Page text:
Afghan immigrants yield much lower incomes compared to the rest of the US population, earning a median income about $19,000 less than that of other US immigrants. They are also twice as likely to be in poverty. Afghan immigrants in the US have exhibited lower overall educational attainment than the standard US and foreign-born populations. Educational attainment is also unequal within Afghan immigrant populations (men being more educated than women) resulting in an inequality in the types of jobs they are employed in. In comparison to other US immigrants, Afghan refugees participate in the labor force at a lower rate, Afghan women participating even less. Such a discrepancy is tied back to the educational barriers Afghan women face as observed in the US and back in Afghanistan.
Compared to the overall immigrant population, Afghan immigrants have higher rates of health insurance coverage and welfare use.
Remittance flows to Afghanistan have declined by approximately $40 million from 2019, reflecting the impacts of pandemic related economic crises.
The socioeconomic situation of Afghanistan was already poor and has worsened since the Taliban takeover. It will continue to decline in the absence of foreign aid. Much of the Afghan population is predicted to fall further below the poverty line, accompanied by increased food insecurity and a collapse in health and education resources. Such factors provide a negative outlook for Afghanistan’s predominantly young population.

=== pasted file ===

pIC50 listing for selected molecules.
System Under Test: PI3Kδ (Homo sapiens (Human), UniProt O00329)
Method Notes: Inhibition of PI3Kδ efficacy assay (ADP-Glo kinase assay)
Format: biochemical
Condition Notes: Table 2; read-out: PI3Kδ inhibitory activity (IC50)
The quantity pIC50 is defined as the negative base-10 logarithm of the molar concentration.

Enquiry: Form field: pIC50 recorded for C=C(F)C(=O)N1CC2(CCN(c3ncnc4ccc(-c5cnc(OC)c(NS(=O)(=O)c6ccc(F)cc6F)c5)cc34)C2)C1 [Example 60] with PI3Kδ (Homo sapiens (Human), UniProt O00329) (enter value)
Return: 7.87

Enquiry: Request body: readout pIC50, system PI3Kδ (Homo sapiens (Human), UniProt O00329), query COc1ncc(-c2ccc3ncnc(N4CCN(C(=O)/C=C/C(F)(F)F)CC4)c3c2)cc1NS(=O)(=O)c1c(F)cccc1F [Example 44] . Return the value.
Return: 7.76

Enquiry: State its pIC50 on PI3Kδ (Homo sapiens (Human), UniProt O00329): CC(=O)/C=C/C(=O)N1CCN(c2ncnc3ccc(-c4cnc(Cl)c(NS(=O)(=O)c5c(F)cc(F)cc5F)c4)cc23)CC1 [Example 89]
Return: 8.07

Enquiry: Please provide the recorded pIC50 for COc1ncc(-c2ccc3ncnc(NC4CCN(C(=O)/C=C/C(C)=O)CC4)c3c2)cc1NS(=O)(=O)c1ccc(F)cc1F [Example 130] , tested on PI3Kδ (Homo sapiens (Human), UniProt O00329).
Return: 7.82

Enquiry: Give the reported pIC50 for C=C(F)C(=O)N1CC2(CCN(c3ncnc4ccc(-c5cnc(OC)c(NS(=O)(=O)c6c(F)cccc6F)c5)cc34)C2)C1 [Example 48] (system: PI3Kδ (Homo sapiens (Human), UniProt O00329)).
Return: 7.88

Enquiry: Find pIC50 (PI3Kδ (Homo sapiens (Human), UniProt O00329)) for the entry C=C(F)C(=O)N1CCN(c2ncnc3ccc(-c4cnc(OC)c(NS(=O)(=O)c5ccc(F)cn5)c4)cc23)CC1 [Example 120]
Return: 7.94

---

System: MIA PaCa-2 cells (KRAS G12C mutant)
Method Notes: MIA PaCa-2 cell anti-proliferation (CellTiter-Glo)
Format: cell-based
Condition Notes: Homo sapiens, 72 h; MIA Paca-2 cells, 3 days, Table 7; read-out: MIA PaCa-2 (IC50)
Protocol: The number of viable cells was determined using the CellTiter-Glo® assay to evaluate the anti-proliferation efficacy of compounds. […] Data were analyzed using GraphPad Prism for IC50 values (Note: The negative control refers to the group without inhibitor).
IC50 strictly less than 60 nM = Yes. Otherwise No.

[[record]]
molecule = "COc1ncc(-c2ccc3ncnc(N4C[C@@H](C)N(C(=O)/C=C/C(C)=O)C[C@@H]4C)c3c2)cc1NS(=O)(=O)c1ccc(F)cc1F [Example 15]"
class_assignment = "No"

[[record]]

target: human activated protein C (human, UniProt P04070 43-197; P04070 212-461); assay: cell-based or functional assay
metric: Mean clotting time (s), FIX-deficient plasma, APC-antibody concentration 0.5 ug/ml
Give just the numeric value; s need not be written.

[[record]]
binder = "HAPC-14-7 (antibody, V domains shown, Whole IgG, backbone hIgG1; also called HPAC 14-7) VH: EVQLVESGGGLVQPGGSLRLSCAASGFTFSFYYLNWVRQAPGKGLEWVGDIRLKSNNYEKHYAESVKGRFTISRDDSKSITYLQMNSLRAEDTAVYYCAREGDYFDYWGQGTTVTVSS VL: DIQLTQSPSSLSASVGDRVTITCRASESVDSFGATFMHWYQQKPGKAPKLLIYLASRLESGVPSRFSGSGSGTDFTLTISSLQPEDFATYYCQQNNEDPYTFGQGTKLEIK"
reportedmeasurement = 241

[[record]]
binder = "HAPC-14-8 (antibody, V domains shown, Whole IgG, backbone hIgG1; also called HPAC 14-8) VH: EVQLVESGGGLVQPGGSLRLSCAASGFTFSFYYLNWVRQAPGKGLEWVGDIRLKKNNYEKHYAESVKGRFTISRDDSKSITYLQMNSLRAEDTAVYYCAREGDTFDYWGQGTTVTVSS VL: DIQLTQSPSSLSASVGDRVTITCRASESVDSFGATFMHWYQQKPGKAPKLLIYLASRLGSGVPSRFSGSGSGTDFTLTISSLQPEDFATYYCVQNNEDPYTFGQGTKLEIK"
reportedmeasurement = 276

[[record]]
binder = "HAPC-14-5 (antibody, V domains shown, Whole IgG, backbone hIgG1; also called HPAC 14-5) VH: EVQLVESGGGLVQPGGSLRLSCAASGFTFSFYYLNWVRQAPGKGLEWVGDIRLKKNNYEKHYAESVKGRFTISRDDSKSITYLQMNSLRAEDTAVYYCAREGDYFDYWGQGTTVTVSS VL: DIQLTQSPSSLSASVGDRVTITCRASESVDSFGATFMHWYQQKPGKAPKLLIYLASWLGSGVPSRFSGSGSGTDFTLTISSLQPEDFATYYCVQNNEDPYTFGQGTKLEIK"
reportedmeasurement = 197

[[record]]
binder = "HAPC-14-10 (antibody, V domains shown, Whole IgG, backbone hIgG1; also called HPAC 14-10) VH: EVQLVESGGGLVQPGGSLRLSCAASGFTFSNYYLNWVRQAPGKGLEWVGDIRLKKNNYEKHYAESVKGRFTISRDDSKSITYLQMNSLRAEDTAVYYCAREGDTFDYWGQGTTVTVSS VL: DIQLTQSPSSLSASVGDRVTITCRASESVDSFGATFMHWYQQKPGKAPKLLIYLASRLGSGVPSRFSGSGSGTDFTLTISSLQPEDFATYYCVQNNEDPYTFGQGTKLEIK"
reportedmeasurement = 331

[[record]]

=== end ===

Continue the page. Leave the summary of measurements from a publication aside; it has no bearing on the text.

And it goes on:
(Afghanistan + Afghan Refugee Diaspora)
Afghanistan is landlocked which means that getting supplies into the country requires the aid of at least 1 of the 6 countries surrounding it. Including the Hindu Kush mountain range which covers roughly ¾ of the country. The mountainous region makes it extremely difficult to transport anything throughout the country. With this difficult terrain, it’s created an extremely diverse population as each community is largely isolated from each other. Therefore there is a very little sense of Afghanistan national unity.
The mountain passes are extremely important choke points for insurgents to use to push back against foreign powers. For example the Khyber Pass was used to transport roughly 80% of the supplies US and NATO forces used. By blowing up a bridge along the pass, the US was forced to find many alternative routes from other countries to continue supplying their forces.
Afghanistan’s borders were arbitrarily drawn from outside foreign powers more than a century ago. And there are a vast diversity of ethnic groups with their own languages. The largest ethnic groups are the Pashtun, Uzbek, Tajik, and Hazara. The Pashtun being the largest group of all. However, the majority of the Pashtun population lives outside of Afghanistan in the neighboring Pakistan. The Pashtun never recognized this border and routinely cross it as it was drawn by outsiders and cuts through the middle of their territory. And due to the geographically mountainous and rural region, it’s virtually impossible for a government to routinely patrol that border. This allows the Pashtun insurgents to retreat into neighboring Pakistan, recruit more men, then return to Afghanistan resupplied. There are hundreds of passageways through the mountain which makes this a serious crossing point of drugs, arms, and militants.